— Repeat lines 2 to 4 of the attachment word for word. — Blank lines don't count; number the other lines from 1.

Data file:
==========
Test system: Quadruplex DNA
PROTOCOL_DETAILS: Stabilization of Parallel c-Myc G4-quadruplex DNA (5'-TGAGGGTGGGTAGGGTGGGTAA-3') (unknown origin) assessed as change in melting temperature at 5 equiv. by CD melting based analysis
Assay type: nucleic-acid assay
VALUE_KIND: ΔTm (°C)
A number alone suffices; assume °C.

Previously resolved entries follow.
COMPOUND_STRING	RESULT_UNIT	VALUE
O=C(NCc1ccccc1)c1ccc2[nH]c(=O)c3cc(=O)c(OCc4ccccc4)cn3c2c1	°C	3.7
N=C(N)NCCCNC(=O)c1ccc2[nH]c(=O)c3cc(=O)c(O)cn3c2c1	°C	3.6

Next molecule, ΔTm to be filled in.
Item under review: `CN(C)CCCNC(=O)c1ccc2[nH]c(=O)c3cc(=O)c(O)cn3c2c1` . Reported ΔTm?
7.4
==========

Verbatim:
PROTOCOL_DETAILS: Stabilization of Parallel c-Myc G4-quadruplex DNA (5'-TGAGGGTGGGTAGGGTGGGTAA-3') (unknown origin) assessed as change in melting temperature at 5 equiv. by CD melting based analysis
Assay type: nucleic-acid assay
VALUE_KIND: ΔTm (°C)